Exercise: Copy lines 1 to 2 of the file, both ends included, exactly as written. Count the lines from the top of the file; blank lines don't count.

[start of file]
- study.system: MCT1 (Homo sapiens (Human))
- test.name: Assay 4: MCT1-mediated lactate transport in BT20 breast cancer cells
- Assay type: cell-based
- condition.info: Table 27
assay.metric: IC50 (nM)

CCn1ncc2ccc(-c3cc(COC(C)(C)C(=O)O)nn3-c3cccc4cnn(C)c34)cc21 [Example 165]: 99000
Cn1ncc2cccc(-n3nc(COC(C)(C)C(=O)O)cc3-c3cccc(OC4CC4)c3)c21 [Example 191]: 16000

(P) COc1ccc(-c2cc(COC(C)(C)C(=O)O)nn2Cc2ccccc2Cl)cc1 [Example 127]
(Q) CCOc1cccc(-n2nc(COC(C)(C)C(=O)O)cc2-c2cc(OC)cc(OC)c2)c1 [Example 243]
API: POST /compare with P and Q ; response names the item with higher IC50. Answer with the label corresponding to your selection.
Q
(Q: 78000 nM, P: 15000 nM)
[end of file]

- study.system: MCT1 (Homo sapiens (Human))
- test.name: Assay 4: MCT1-mediated lactate transport in BT20 breast cancer cells